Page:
Magazine > Art as a tool for development: searching for new social solutions

Art as a tool for development: searching for new social solutions

In 2003, The Bagasbas Beach International Eco Arts Festival (BBIEAF) was created to answer the need for active participation to alleviate poverty and spur sustainable development with care for the preservation of the environment.  BBIEAF had decided to embark on this journey of transformation and its potential for self-initiated and self-managed action towards the solution of chronic social problems.

Historically, rare, major governmental as well as private programs have been implemented in these communities to naught.  Through reverse social engineering, the BBIEAF has come to the conclusion that that the only pathway with sustainable results would be that which empowers the community itself to realize its problems, formulate solutions and manage this transformation. By empowering the people of the poor coastal communities of the province of Camarines Norte (which is 8 hours away from Manila), the BBIEAF lays the challenge for developmental transformation to all members of society, using a novel tool that has given breath to this dream – Art as a tool for human and community development.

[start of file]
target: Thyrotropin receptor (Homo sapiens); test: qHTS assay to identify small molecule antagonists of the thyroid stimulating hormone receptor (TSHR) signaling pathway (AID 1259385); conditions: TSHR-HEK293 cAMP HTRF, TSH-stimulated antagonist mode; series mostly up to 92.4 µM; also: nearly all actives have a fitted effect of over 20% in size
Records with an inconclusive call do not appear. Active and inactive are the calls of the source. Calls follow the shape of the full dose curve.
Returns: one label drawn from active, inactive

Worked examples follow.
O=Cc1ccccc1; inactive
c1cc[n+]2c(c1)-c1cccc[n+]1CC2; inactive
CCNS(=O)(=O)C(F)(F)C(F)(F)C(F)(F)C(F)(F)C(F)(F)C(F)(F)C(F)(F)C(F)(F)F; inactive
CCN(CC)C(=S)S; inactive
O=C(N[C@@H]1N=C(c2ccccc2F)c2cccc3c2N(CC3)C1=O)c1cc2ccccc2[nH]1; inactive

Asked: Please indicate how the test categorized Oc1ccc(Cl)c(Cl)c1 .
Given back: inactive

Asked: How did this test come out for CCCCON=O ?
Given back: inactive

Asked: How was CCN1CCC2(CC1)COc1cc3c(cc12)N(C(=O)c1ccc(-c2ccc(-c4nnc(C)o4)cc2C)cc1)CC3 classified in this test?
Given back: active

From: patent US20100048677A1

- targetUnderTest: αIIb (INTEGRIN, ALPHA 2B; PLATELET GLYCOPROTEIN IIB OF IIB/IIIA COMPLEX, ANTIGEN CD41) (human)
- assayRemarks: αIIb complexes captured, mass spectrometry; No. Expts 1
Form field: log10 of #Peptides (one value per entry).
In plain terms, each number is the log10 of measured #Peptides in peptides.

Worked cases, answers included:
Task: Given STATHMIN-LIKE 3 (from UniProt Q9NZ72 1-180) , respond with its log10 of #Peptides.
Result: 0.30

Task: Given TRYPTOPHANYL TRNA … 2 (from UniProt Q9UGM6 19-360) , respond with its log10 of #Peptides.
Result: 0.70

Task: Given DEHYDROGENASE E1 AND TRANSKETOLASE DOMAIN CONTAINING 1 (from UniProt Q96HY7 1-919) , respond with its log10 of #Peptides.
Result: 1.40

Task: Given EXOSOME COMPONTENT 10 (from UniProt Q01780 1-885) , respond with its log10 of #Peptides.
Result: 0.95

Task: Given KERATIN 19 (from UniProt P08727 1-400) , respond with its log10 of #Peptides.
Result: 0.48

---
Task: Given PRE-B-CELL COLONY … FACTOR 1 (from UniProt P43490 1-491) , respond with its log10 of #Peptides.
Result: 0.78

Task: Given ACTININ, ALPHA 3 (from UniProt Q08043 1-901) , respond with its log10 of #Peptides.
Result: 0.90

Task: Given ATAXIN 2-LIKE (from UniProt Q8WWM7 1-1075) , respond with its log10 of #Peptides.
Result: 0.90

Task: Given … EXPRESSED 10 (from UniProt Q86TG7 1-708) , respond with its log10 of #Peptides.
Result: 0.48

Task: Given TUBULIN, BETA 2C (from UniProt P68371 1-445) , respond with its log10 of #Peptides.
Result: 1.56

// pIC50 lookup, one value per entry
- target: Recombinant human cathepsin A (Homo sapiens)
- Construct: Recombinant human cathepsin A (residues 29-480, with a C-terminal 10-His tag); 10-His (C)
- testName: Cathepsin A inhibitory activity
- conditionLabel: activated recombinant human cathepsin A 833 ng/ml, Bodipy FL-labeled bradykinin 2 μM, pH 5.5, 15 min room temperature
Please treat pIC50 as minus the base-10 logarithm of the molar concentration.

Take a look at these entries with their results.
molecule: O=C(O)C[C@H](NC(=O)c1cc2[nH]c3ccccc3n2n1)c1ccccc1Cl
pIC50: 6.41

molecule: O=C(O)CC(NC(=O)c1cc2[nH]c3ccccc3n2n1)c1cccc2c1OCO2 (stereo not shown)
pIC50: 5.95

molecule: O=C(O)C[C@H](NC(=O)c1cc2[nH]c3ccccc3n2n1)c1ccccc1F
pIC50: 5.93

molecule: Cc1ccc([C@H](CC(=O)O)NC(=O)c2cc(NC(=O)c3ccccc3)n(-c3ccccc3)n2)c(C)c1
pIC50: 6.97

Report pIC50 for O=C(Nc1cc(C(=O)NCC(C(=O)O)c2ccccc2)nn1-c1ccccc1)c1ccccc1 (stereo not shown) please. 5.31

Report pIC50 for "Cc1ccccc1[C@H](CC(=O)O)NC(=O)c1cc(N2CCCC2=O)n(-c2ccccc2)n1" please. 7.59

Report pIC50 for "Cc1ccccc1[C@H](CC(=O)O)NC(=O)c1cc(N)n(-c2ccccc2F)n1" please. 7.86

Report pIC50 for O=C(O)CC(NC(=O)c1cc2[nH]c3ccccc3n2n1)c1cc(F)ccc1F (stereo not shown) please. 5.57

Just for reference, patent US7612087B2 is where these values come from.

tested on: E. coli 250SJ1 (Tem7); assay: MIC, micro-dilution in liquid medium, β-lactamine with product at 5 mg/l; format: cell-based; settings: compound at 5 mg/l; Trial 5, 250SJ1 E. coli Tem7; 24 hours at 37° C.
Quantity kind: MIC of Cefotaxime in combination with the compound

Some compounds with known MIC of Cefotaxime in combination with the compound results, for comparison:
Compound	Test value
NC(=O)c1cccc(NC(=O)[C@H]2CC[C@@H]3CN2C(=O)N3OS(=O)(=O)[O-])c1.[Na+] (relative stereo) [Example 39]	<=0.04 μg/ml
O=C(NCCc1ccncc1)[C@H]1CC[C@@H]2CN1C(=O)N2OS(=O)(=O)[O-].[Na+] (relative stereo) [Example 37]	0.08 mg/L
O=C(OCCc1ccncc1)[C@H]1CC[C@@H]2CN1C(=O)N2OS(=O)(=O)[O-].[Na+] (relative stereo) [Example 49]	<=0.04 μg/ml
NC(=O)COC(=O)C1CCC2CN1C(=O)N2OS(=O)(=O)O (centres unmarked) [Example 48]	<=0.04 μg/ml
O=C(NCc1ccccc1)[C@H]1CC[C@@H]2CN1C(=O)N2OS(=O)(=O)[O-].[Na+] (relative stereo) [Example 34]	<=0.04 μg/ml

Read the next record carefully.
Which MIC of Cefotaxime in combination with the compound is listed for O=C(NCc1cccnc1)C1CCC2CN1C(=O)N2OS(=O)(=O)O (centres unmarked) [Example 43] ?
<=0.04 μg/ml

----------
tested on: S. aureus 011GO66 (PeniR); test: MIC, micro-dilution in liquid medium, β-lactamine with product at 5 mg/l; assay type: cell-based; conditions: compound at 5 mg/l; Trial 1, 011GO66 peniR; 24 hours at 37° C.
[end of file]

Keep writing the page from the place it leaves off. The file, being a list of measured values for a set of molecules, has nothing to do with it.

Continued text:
The BBIEAF believes that people reflexively try to make their life situations better, but that decades of misdirected philosophies on development and the frustration of repeated failures have blinded people and/or have made them skeptical to the desired metamorphoses. It is far easier to just pull up roots and emigrate to better pastures, which is the present solution employed by the majority of the population.  Artists can open new windows – through which both problems as well as solutions can be viewed, planned and actualized – via a transformational process wherein they could, in the natural and unencumbered practice of their craft, somehow present both new trans-cultural perspectives as well as embed the creativity and innovativeness that are the hallmarks of his practice.